What’s so funny about science?

*UPDATE*

Here are some of the songs and sources discussed in the session:

Please do post your own science jokes and song titles / artists as comments. Thank you!

Saturday 5th September, 17.00 to 19.00

Venue: LT M

Science’s reputation as a serious, even forbidding enterprise is belied by a wealth of humour exploring scientific culture, its values and assumptions. From well-known cartoons, scientific jokes and parodies, science sustains a rich culture of humour. Apart from its sheer funniness, find out how scientific humour tells us much about how we relate to science and how scientists see themselves.

Joe Cain – “You must be joking!” Pranks, Jokes and other Silliness in Science

Every scientific discipline has inside jokes. Why? Dr Joe Cain, historian of biology at UCL, will bridge the gap between science and comedy to tell the amusing story behind one of biology’s most favourite practical jokes, the ‘snouters’. He will then consider some of the social functions these pranks have in our communities. This talk is suitable for adults.

Melanie Keene – The Singing Scientists

Science is as much about songs and choirs as solvents and calculus. For over two hundred years, singing scientists have criticized, satirized, and celebrated their work in lyrics, often written to well-known tunes. ‘Clementine’ became ‘Ions Mine’ at the Cavendish Laboratory. American music-hall goers laughed at evolutionary theory as ‘Darwin’s Little Joke’, in a song written by ‘O’Rangoutang’. And, famously, Tom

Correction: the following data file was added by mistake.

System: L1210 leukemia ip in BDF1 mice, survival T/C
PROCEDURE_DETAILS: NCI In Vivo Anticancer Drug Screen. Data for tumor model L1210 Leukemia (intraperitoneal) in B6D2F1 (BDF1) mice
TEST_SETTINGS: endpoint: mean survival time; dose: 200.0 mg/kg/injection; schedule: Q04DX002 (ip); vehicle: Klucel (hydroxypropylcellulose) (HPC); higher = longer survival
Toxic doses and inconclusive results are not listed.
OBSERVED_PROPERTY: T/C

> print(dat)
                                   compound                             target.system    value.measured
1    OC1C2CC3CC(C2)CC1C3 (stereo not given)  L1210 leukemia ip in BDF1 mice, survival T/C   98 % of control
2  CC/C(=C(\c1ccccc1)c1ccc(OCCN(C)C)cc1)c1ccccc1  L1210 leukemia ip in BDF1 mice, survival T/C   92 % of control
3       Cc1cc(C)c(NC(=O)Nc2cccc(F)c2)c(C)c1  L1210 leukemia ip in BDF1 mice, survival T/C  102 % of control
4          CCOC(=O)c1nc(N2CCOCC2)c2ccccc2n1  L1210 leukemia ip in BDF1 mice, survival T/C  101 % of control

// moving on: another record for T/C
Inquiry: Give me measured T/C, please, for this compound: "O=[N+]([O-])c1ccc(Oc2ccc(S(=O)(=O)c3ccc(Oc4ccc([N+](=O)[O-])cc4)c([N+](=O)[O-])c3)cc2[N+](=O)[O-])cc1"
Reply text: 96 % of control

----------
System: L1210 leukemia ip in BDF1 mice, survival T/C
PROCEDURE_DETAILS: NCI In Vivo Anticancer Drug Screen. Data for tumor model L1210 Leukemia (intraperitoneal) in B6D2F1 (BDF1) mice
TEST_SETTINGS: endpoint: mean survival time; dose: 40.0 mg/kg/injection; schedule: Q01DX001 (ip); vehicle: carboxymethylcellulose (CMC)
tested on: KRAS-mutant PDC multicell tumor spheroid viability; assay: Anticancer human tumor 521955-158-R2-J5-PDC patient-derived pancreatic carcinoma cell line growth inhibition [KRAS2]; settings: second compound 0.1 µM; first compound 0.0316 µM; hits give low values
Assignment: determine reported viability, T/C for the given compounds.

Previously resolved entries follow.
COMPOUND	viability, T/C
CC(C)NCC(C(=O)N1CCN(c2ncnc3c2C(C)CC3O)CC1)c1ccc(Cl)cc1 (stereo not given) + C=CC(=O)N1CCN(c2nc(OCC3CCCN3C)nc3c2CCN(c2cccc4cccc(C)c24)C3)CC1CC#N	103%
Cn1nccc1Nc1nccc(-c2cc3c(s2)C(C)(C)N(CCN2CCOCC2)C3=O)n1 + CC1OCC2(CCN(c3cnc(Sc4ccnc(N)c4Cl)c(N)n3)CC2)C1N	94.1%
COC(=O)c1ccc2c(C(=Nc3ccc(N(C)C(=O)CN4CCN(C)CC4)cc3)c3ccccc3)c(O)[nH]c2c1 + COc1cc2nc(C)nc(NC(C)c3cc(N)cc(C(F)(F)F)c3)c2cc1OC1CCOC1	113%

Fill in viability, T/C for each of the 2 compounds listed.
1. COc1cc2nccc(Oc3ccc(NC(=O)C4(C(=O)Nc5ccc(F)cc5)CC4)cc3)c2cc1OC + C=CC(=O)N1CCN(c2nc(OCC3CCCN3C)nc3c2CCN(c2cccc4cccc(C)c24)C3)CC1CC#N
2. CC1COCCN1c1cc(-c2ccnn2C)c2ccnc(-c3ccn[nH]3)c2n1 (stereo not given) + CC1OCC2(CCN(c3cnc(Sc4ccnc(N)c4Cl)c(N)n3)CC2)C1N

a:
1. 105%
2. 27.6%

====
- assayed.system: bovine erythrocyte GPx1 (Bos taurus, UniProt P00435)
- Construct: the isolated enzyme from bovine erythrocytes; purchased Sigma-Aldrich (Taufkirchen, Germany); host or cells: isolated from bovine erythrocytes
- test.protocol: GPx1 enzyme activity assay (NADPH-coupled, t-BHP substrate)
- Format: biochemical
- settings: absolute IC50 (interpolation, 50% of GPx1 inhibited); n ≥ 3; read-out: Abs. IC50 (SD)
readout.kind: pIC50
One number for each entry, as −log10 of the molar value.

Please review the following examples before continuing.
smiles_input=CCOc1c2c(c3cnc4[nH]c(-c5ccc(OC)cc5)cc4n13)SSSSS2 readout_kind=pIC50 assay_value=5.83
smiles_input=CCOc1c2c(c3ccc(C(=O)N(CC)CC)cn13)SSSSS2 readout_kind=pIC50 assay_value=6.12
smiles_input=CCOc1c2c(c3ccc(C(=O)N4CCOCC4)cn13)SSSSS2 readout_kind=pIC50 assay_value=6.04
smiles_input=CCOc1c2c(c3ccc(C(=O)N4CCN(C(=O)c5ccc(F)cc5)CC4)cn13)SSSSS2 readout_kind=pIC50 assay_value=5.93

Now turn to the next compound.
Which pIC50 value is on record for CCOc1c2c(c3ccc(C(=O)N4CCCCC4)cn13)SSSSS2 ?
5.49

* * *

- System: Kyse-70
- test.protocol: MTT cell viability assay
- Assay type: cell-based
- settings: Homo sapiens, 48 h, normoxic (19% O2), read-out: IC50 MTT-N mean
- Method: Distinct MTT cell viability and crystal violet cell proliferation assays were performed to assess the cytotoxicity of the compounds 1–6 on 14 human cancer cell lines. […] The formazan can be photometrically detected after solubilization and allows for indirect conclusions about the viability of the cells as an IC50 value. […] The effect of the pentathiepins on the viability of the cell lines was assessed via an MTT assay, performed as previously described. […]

Lehrer rewrote Gilbert and Sullivan as a list of ‘The Elements’. In this talk I will analyse the humour of these songs, playing video and audio clips, and showing lyrics, sheet music and cover images. Audiences will discover why Irving Berlin (better known for ‘White Christmas’) advised ladies to ‘Keep Away from the Fellow Who Owns an Automobile’, why in 1843 ‘Mrs Crucible’ regretted marrying ‘A Scientific Man’, will learn about the patriotism of the early Geological Society, how Scottish Students sent up ‘The Lady Doctor’, and find out just what happened to the Professor and the young girl in ‘Botany’, a love story of 1909.

About the speakers

Dr Melanie Keene is a Junior Research Fellow at Homerton College, Cambridge. She is a member of the British Society for the History of Science Strolling Players, and runs the Cambridge University Science and Literature Reading Group. Publications include ‘”Every Boy & Girl a Scientist”: Instruments for Children in Interwar Britain’, Isis 98 (2007).

Dr Joe Cain is Senior Lecturer in the History and Philosophy of Biology at University College London.

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